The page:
- The Inertia
- The Inertia

Story by Alexander Haro at The Inertia.

In case you hadn't heard yet, Dane Reynolds is back in the blogging world. Chapter 11 TV is his newest platform, and for those who missed Dane's surfing, it's a breath of fresh air. It's been a few years now since Marine Layer left the public sphere, and his new site is an interesting one.

The video you see above, simply titled 003, is the third one he's released since Chapter 11 TV's doors opened. With each one, Dane writes a short story to accompany it - something personal; something that, in a roundabout way, explains why and how each short film was brought to life. It was filmed over three days last winter when a south swell moved the sand into just the place and the harbor was recently dredged - the "magic set of components," according to Dane.

His latest entry explains how the weird wedge featured in 003 came into existence. "In the industrial world, sand is an ‘aggregate,' a category that includes gravel and crushed stone," he wrote. "Natural aggregate is the world's second most exploited natural resource, after water.

It's the primary base material that concrete and asphalt are placed on during the building of roads, buildings, parking lots, runways, and many other structures. Windowpanes, wineglasses, and cell-phone screens are made from melted sand. It was also used to create the waves which we are exploiting in this video."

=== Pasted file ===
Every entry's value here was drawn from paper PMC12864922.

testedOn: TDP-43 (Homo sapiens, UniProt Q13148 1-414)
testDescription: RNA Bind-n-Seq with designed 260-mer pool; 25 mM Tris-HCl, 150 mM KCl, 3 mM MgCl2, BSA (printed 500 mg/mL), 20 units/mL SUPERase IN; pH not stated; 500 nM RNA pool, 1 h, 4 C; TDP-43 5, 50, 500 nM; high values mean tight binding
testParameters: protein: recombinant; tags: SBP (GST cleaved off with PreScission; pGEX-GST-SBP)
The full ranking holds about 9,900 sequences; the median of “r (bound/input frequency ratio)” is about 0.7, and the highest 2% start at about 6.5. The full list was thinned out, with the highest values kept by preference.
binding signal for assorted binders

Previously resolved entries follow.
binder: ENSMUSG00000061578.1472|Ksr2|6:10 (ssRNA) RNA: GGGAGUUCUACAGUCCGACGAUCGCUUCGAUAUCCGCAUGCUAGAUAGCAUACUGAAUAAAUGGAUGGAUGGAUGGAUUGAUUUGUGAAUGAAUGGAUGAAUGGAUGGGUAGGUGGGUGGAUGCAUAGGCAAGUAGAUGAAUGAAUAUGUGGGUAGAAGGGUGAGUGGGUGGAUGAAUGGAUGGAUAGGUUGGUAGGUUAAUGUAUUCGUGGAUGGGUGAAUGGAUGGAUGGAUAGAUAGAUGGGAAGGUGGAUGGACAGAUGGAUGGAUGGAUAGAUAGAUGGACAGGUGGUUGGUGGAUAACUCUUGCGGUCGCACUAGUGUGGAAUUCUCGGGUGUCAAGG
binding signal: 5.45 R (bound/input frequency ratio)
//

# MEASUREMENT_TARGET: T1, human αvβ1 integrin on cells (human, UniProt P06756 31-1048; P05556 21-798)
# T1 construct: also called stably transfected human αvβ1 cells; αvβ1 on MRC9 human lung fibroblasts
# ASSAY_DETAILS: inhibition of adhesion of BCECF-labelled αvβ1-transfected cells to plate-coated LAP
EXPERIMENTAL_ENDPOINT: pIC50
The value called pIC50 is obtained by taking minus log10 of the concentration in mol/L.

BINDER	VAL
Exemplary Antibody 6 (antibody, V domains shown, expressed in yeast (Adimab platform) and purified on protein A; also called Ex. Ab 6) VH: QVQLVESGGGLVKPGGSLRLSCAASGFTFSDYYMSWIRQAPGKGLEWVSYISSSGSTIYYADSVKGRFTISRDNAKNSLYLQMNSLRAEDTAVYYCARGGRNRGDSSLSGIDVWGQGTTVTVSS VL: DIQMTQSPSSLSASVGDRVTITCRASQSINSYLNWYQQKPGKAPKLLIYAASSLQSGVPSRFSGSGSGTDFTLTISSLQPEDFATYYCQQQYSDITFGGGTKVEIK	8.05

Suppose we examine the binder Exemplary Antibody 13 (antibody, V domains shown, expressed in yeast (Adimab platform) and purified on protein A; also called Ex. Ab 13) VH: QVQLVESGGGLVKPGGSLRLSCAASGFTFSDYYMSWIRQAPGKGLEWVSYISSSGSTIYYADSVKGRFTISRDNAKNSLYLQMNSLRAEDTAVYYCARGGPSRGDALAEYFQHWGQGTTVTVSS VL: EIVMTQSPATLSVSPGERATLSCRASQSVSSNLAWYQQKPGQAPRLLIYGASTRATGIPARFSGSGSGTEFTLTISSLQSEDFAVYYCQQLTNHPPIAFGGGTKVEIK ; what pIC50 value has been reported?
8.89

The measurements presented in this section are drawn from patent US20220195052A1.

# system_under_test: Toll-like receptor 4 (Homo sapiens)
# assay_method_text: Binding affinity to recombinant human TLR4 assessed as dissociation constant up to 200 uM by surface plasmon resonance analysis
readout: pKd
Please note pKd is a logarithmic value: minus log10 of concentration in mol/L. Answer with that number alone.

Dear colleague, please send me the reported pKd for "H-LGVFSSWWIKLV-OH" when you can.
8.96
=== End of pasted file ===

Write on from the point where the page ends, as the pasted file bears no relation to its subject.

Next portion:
According to Dane, "This spot was an institution in the '80s with a tightly regulated lineup," and "guys like Davey Miller and Danny Hedges sat at the top of the hierarchy."

Then, in 1993, plans to build a groyne were introduced. Surfrider fought back, saying that it would trap the sand that swept into the harbor from the south and deplete Oxnard's beaches, but fighting Congress was an uphill battle that they eventually lost. Within two months, the new jetty poked into the harbor.

Dane Reynolds watches Round 2 of the 2015 Fiji Pro from the ferry. Dane at the 2015 Fiji Pro - WSL / Kirstin

Reynolds explained that Surfrider was right. "Eventually the beach filled up," he wrote, "which I can attest to. In the late '90s, me and my friends would paddle across the harbor when it was flat in our neighborhood hoping ‘New Jetty' would have a flicker of a south swell. It was a vacant shithole of a beach. Always dead animals. The sand almost extended beyond the ‘New Jetty.'"

Three decades later, the name "New Jetty" still stands. Dane hates the wave, but every now and then, things line up just right. "Once in a blue moon," he wrote, "the sand moves into the place where the swells that bend around the breakwall collide with a borderline backwash refraction off the south jetty and it shows a glimmer of its old self."

See more at Chapter11.tv

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